Ed Lallo
Republicans can make his day
Republicans look at the politically hapless private equity tycoon Mitt Romney and see an "enthusiasm gap" among the rank and file.

They're scared to death of former House Speaker Newt Gingrich, who yesterday warned the good people of Ohio about an Iranian atomic attack on Cleveland, Columbus, Cincinnati or New York that would wipe out 300,000 Americans and leave a half-million wounded.

GOPers consider former Senator Rick Santorum as the flavor of the week, lacking the financial/organizational support to go the distance.

As for Congressman Ron Paul, he's operating in the alternative universe called Ron's World.

What's the party to do? How can they possibly knock off a resurgent President Obama, who now expects his own gusher of cash from the Super PACS that he once opposed?

There is a simple solution to the Republican woes. Recruit Clint Eastwood as their guy for the top spot.

The GOP has been making mincemeat over Eastwood's Super Bowl Chrysler ad, attacking it as propaganda for the Obama's re-election.

Karl "Mr. Sensitive" Rove says he was personally offended by the spot. To Karl, the ad is what happens when "you have Chicago-style politics and the president of the U.S. and his political minions in essence, using our tax payers to buy corporate advertising." Get over, it.

The ad worked because it emotionally connected with people concerned with the economic and social problems that face the U.S. It had nothing to do with politics.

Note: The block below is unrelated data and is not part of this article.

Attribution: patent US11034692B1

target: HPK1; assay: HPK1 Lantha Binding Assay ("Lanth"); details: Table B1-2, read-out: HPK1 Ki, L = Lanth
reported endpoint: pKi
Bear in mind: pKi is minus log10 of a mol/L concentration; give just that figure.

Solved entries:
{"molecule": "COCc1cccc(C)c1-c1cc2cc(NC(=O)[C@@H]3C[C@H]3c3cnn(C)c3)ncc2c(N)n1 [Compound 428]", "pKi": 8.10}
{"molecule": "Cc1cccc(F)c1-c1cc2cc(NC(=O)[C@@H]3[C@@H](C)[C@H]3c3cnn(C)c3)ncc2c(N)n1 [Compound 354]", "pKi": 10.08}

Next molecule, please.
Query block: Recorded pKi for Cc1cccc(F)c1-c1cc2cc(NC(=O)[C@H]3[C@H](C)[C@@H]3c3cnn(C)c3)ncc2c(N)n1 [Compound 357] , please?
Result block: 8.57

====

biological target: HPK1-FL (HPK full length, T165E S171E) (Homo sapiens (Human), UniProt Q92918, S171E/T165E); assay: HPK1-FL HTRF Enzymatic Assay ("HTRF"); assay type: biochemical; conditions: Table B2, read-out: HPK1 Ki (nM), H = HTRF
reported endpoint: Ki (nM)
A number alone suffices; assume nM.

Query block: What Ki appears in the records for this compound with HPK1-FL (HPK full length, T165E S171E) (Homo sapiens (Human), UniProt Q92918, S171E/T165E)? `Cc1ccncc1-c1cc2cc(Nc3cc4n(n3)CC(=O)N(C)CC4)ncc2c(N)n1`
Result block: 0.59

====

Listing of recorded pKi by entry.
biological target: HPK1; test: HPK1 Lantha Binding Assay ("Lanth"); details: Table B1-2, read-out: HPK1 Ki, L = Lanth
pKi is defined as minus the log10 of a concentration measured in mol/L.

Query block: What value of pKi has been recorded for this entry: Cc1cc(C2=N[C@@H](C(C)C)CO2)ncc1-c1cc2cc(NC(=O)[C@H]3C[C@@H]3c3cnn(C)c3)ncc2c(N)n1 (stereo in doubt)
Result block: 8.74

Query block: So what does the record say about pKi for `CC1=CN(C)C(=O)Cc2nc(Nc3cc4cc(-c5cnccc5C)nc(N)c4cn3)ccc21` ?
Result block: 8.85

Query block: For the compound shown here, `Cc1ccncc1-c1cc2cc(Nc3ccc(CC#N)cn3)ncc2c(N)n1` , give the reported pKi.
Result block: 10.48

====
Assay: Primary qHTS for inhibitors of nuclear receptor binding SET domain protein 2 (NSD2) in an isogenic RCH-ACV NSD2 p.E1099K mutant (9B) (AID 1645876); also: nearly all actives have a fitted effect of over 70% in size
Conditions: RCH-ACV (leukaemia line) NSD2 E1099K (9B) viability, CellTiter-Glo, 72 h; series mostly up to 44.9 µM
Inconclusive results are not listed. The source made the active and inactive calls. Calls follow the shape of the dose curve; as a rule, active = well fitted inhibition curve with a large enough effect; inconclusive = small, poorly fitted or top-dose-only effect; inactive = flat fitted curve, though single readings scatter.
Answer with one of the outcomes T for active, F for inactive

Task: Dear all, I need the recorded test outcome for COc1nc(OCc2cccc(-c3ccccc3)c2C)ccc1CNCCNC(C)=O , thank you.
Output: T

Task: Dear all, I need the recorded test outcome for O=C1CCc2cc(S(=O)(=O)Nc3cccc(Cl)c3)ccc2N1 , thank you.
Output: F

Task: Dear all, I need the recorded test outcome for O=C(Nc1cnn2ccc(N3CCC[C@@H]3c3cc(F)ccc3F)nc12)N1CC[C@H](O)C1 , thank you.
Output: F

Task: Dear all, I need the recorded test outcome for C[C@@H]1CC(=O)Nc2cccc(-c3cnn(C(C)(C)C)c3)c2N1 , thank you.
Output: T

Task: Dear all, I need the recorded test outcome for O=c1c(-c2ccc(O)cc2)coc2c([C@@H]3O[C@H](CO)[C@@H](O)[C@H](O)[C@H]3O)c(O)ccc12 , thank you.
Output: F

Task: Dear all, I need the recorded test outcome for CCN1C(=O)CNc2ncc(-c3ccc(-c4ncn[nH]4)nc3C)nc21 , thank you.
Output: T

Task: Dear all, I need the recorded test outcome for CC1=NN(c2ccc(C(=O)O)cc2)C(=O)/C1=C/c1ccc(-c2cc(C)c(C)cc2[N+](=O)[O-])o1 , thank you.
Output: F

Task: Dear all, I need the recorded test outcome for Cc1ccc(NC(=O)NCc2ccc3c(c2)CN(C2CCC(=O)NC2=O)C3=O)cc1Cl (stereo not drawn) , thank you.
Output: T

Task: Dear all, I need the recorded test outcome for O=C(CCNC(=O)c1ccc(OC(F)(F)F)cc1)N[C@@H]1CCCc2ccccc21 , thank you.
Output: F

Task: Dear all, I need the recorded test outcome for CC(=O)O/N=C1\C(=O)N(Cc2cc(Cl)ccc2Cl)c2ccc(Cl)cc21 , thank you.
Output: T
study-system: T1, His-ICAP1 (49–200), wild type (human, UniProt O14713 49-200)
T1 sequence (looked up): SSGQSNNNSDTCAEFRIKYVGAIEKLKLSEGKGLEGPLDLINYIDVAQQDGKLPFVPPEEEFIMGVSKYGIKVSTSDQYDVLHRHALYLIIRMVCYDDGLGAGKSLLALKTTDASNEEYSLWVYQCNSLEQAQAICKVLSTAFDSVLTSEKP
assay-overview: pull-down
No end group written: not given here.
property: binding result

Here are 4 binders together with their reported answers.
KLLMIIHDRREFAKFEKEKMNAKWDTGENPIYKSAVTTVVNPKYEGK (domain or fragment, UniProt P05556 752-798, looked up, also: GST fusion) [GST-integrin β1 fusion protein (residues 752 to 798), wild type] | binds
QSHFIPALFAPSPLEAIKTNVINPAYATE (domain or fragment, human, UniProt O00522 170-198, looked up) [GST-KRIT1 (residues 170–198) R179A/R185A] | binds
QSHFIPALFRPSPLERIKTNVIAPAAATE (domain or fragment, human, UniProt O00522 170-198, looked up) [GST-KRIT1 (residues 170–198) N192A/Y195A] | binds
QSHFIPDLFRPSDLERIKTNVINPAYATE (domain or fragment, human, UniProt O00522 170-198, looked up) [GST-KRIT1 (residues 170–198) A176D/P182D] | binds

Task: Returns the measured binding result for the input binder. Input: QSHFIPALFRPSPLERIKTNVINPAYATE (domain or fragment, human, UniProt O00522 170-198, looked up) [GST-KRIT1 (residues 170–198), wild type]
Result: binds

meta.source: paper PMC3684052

Zeta Interactive, a marketing firm that mines info from 200M blogs and social media sites, said the buzz around Eastwood's ad is 83 percent positive. More importantly for the automaker, auto shopping site Edmunds.com recorded a 27 percent jump in people looking for information about Chrysler after Clint's "halftime in America" ad.

Even Texas Governor Rick Perry appreciates the Chrysler ad. He drew laughter from the Conservative Political Action Conference in D.C. when he said: "I'm fearful of what the final score is going to be if we let this president start the second half."

At 81-years-old, Clint may be a little long in the tooth, but the guy looks like he's in good shape. With universal name recognition, the former Republican mayor of Carmel, Calif., wouldn't have to hit the campaign trail very hard.

One thing for certain: the enthusiasm gap vanishes with Clint on the ticket.

Republicans could really make Clint's day by putting him on top of the ticket. After all, the GOP did okay the last time it ran an actor for the White House.